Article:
The kitchen window above the sink opens, and a home cook, scissors in hand, appears.Growing herbs, as the home cook who gleans from the window box knows, can be almost as simple as harvesting them.Both novice and experienced gardeners — children, too — can easily cultivate and enjoy cooking and making salads with herbs.As for where to plant culinary herbs, three basic choices await the gardener: pots, the aforementioned window boxes, and a good in-ground spot in the yard.Caren Bower, annuals and perennials department manager at Woodley’s Garden Center, grows her herbs mainly in the ground, but she does have a couple of pots just outside her back door, where they are handy to the kitchen.“In the earlier spring,” she says, “you want to start planting hardier herbs like rosemary, oregano, parsley and sage.As the season warms up past the possibility of frost, go for basil, cilantro, your more fragile herbs.In the window box, for instance, she’s used rosemary as the main feature in the center back because it stands up tall.Sage works well front and center, and Greek oregano (for its small size) and thyme round out the arrangement along the sides.Between the sage and thyme, red leaf lettuce and violas add color.“These plants won’t grow too big during the winter,” Caren promises, “not the way they will in the spring.The thyme and oregano might get a little scraggly in the very coldest part of the winter, but they will come back.It’s when they’re planted in the ground that one has to be more concerned about putting together herbs with similar growing needs, such as frequent or infrequent watering.Lee Gaddis, who owns a condominium in a Columbia high rise, attests to the usefulness of a balcony herb garden.“I grow mostly salad herbs in pots on my large condo balcony — mint, sweet woodruff (great for a shady spot), parsley, cutting celery, rosemary, thyme, bay and sage — and many is the time I’ve used these herbs raw in salads, although I cook with them, too.Brushing against the leaves of these herbs lends a subtle rose or lime fragrance to his outdoor space.“One of my favorite garden ideas is growing herbs in pots near the grill for convenience and fragrance.The fan carries the fragrance of the pineapple sage delightfully over the whole backyard.“When they were young,” Judy remembers, “my two sons absolutely loved the idea of planting a pizza herb garden — herbs like oregano and cilantro, along with little cherry tomatoes, the things you would put on a pizza.We used purple ruffled basil to make it more colorful, and all the plants were really easy to grow.One more tip from Judy: for best flavor, harvest leaves before an herb flowers.Both Caren and Judy warn of the need to watch herbs that can become invasive, such as mint.Of course, mint and other invasives can be tamed by growing them in pots away from other plants, raising them off the ground onto bricks and screening their drainage holes well so their roots can’t go out of bounds.It doesn’t hurt to check the pots now and then to make sure the roots haven’t found a way of escape into the rest of the garden.The State newspaper’s longtime “In the Garden” columnist, Sharon has herbs scattered throughout her landscape.In addition, Sharon strongly suggests planting herbs purchased at garden centers as quickly as possible.And they offer an enormous variety of shapes, colors, textures, fragrances and cooking flavors.According to Judy Lowe, the best way to buy an herb is to go to the garden center and examine it in person.“Very gently rub an herb leaf between your thumb and forefinger and take that up to your nose,” she says.For more on growing herbs in South Carolina, visit the Clemson Cooperative Extension at www.clemson.edu.Thread chunks of chicken, pineapple, onion and peppers onto rosemary stalks.Dip finished bread in a mixture of olive oil, coarse sea salt and any other fresh herbs you like.Place ingredients in a glass jar with a lid and shake to mix.Place mint and lemon balm in a stainless-steel or heatproof glass bowl.Line small bowl with plastic wrap, spoon cheese mixture into it and smooth with spatula.Turn onto plate and peel off plastic wrap when ready to serve. .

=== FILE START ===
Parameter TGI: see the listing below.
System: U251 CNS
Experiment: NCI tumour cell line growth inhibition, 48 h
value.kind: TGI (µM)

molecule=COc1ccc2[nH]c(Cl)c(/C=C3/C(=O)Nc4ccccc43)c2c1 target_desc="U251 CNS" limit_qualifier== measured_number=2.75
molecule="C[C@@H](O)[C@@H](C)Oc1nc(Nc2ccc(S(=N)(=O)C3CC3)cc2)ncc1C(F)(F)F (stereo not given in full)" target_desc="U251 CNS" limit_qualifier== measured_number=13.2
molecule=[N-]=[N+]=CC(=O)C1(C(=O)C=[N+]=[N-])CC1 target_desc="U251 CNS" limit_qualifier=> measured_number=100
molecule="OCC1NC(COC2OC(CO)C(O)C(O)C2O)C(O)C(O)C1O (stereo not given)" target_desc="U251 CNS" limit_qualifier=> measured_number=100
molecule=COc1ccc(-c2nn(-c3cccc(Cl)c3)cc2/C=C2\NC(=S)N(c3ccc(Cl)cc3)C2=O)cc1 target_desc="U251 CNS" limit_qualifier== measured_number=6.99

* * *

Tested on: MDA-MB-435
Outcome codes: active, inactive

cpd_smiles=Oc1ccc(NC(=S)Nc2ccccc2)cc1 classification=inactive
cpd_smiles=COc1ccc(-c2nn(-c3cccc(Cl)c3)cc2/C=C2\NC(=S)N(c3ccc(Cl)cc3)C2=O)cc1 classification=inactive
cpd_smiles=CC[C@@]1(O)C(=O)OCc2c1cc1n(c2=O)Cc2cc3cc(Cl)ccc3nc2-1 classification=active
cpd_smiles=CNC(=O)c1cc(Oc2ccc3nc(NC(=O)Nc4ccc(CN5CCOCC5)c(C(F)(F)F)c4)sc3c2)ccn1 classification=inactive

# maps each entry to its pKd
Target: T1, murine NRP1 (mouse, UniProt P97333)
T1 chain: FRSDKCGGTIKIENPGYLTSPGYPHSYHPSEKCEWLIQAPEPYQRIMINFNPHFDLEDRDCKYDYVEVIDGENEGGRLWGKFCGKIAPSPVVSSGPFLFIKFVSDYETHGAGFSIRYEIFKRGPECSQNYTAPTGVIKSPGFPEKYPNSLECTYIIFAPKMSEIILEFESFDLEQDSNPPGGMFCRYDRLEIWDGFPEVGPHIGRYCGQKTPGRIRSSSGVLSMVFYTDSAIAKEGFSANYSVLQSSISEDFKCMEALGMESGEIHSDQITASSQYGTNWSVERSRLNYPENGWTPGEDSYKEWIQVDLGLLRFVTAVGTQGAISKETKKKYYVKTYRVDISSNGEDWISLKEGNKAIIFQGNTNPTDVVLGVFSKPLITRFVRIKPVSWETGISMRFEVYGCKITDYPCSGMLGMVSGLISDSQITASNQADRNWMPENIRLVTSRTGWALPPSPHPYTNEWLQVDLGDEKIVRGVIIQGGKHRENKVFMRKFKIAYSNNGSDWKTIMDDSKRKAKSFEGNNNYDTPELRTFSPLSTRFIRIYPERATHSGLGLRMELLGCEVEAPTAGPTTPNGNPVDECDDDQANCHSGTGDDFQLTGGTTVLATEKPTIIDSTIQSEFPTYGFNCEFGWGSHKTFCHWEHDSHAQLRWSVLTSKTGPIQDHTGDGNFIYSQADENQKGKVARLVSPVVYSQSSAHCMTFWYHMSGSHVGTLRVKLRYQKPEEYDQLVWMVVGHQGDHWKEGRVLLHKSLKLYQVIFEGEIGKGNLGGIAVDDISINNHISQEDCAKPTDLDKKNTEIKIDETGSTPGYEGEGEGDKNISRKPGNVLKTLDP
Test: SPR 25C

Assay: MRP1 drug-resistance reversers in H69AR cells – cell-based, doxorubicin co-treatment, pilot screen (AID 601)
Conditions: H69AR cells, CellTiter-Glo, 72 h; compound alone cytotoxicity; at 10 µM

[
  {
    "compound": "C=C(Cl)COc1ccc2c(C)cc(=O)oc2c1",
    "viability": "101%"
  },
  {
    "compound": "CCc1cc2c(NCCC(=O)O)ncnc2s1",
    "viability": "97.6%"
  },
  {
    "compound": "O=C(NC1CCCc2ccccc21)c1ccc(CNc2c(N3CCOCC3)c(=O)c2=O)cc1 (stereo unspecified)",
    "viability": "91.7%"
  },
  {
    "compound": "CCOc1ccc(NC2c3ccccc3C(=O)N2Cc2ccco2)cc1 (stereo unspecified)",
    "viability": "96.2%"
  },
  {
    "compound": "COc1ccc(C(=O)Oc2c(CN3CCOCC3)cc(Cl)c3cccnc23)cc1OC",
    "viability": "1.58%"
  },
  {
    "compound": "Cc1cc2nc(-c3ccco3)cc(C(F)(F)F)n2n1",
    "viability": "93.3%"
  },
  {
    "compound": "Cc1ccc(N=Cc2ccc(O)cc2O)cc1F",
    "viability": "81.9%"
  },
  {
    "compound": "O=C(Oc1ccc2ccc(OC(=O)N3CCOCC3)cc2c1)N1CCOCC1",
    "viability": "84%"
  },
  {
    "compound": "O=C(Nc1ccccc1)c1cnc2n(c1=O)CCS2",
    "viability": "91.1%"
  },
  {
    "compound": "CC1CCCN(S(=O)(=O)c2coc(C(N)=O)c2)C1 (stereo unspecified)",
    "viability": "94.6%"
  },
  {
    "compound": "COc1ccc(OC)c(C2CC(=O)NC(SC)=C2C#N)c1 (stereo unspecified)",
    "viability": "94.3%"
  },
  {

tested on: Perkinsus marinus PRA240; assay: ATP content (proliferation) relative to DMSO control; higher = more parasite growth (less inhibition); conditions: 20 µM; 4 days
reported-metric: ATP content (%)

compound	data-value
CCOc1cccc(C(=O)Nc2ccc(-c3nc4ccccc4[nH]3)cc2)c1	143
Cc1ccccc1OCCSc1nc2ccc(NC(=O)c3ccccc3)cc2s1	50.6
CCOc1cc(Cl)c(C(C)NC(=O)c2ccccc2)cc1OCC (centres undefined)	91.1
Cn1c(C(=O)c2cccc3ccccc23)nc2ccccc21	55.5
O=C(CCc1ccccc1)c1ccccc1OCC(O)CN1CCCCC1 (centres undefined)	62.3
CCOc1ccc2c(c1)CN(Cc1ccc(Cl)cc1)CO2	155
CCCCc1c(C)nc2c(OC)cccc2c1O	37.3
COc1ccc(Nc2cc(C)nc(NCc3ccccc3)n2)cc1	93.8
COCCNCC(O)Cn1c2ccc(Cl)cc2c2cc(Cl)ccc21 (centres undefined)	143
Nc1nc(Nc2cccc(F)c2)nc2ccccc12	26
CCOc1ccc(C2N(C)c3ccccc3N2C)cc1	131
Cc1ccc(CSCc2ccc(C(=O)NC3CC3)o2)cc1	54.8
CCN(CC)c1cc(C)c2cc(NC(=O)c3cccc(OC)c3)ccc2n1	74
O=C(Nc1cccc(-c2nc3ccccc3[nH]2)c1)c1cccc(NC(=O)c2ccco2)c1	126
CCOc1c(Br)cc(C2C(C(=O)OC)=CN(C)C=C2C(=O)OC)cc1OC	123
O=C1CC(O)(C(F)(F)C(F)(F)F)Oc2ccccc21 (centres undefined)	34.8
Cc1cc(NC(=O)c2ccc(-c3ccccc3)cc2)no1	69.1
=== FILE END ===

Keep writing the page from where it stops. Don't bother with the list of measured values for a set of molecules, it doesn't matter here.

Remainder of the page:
Historic Gardens